Lars Konzack’s “Larp Experience Design” from Lifelike (free download!) (2007).
Michael Hitchens and Anders Drachen. “The Many Faces of Role-Playing Games” from Issue 1 of the International Journal of Roleplaying (Free download after some clicking around!).

Both of these pieces contain many useful references, for the terminology-obsessed.

18 thoughts on “What Is Larp?

  1. I’d add that larp can be viewed as an ancient, global art form that is as alive as painting, music, literature, etc. Larp is one of the performance arts, connected to but distinct from theater.

    I also think that larp has many more uses besides entertainment:
    education, e.g., Østerskov Efterskole
    research, e.g., the Stanford Prison Experiment (not called a larp, but it used the same medium and form of live action role playing)
    business, e.g., mock trials
    military, e.g, the National Training Center at Fort Irwin
    therapy, e.g., psychodrama

    And larp techniques and styles are being used in religion and intimate role-play (fetish/erotic/sex).

    I also believe that larp, unlike any other art form, utilizes all five senses to create a physical, mental, and emotional experience that can be like a work out. The emotional aspect of those three is what interests me the most, since it’s extremely rare that we have a chance to create, or allow to be created, our own emotional experiences driven in part by ourselves. Usually emotional responses are unexpected reactions to external stimuli (not always, of course). But we can choose to play a dark, dramatic larp that deals with, say, heartbreak and allow ourselves to feel the pain in a protected setting and environment that usually avoids external consequences. I view larp as being an emotional weight room and gym with spotters (or it can be).

    I discuss a lot of this in my essay (free download!): “Cooler Than You Think: Understanding Live Action Role Playing”: http://www.scribd.com/doc/33955116/Understanding-Live-Action-Role-Playing-LARP-Cooler-Than-You-Think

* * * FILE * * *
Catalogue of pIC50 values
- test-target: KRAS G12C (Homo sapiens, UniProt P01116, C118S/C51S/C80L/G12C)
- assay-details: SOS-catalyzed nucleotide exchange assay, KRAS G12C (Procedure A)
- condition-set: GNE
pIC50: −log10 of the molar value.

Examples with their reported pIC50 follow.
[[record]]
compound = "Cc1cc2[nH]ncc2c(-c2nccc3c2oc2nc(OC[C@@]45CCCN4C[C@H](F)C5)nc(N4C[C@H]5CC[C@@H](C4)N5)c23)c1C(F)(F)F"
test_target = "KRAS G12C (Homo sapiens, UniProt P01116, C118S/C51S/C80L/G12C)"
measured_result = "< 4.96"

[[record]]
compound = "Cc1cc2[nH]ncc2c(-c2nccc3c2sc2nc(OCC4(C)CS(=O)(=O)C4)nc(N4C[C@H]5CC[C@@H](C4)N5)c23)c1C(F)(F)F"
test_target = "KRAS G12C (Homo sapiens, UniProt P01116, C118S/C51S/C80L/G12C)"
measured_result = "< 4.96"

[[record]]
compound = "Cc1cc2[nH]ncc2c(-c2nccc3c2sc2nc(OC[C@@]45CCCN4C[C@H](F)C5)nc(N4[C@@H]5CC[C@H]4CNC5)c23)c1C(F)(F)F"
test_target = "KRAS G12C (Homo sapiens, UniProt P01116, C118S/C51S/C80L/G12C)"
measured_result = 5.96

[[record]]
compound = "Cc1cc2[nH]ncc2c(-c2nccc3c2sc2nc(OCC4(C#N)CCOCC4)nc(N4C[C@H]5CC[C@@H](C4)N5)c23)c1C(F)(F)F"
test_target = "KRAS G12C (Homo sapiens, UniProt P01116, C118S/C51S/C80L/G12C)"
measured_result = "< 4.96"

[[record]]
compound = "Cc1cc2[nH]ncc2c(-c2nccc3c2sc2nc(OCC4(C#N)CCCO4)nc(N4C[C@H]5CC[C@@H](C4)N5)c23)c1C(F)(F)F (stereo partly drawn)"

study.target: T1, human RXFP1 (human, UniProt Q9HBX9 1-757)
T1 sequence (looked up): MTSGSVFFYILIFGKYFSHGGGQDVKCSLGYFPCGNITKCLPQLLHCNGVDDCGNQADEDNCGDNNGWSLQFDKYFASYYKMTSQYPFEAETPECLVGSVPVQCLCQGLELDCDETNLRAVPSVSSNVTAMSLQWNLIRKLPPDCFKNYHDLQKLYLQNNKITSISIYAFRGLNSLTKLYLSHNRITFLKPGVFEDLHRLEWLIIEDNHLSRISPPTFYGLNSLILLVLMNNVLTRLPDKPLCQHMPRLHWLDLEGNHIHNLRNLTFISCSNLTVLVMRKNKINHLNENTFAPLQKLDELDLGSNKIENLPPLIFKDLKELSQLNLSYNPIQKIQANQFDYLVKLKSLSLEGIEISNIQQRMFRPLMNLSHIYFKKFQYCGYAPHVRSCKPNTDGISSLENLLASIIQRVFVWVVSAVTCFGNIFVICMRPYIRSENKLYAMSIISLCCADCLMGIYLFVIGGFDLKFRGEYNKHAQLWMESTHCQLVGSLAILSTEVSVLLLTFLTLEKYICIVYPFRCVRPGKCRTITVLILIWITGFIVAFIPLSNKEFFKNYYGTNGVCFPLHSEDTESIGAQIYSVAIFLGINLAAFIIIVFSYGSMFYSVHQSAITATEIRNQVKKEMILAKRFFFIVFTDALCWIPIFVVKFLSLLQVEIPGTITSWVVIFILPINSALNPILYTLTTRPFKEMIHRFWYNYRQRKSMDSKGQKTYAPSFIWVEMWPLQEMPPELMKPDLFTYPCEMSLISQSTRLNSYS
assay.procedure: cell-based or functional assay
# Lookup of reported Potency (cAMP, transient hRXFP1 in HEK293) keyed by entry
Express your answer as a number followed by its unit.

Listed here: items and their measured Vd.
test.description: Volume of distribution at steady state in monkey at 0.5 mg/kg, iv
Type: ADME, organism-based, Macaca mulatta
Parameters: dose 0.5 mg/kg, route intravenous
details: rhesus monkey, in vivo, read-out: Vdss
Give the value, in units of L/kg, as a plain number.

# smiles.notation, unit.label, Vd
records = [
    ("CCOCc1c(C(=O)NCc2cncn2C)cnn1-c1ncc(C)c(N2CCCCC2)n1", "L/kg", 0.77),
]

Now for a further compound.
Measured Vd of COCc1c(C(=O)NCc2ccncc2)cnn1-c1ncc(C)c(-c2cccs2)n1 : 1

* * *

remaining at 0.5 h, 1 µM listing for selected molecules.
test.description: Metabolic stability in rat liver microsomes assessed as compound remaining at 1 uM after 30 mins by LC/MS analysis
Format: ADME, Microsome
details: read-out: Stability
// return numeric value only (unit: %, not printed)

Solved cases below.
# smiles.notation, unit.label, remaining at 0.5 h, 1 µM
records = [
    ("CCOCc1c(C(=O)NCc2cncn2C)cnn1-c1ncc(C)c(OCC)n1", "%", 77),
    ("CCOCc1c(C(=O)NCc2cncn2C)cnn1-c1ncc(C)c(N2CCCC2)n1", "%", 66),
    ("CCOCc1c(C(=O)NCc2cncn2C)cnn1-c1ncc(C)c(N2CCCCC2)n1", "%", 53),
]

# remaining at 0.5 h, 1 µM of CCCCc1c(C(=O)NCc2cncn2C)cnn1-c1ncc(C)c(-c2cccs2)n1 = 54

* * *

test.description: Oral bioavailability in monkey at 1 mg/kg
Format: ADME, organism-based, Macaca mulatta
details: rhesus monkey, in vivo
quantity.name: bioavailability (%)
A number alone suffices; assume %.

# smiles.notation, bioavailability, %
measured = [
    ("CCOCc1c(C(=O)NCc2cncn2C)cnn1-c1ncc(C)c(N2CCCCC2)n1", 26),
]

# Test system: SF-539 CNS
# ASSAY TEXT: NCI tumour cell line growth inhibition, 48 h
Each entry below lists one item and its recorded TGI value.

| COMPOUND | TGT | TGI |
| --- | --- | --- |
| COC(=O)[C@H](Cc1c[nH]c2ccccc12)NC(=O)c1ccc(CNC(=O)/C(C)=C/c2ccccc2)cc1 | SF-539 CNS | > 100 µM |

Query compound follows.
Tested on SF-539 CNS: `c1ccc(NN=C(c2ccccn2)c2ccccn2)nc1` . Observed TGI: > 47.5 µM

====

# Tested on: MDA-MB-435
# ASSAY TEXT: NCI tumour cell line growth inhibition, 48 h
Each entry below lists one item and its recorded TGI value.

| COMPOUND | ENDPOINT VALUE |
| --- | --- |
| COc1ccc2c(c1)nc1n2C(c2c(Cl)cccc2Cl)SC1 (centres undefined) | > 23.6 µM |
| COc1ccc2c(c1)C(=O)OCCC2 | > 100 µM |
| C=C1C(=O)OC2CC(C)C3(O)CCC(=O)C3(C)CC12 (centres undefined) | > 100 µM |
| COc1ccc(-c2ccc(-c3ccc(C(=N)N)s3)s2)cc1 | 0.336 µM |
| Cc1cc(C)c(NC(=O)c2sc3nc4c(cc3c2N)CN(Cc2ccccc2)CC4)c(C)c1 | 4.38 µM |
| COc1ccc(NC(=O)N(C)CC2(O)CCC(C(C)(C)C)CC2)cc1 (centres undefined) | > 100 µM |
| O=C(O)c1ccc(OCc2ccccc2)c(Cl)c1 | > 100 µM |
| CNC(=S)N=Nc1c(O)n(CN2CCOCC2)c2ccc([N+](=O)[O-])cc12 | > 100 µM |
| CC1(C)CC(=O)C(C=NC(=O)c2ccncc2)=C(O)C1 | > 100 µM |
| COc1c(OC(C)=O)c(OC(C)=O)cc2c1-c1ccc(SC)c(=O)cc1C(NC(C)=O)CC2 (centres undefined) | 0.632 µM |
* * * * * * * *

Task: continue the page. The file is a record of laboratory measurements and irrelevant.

I am very interested in the four possible outcomes for larps as detailed by Jaako Stenros in the Nordic LARP book: escape (by far the most prevalent in the U.S.), explore (the other portion of U.S. larps), and the ones we have only just begun to use: Expose (real social issues) and my favorite, Impose (the larp’s narrative onto the real world to bend reality, a la The Truth About Marika, Conspiracy for Good or World Without Oil.

    • Hi Aaron,

      I do agree that larp has uses beyond entertainment, but I don’t think its other uses are an essential component of larp the way entertainment is.

  2. I lizzie like the artical. I am part of a Theater company in San Diego Called Circle Circle dot dot. I was wondering if you might be willing to help spread the word of our next show about a group of LARPers and based of actual people amongst your readers? Details on the piece and our company can be found at http://www.circle2dot2.com Check it out.

    THanks

    Patrick

  3. Hey Lizzie

    I think we’re talking terms. I don’t think that larp has to be entertaining to be a larp. In other words, I don’t consider entertainment to be an essential component of larp–neither are the other uses.

    I also don’t think that all larps are games, or that it’s necessary to be a game to be a larp.

    Obviously, most larps are games and used for entertainment, but they don’t have to be: it’s not inherent in the art form’s DNA. At least, in my opinion. The other characteristics you mention, though, I agree, are necessary components of live action role playing. If you add an audience that has no say in the narrative and is there purely as passive viewers, for example, you are leaving the medium of larp and entering theater. But if you have a larp that’s not a game or not meant as entertainment, you can still be in the medium of larp.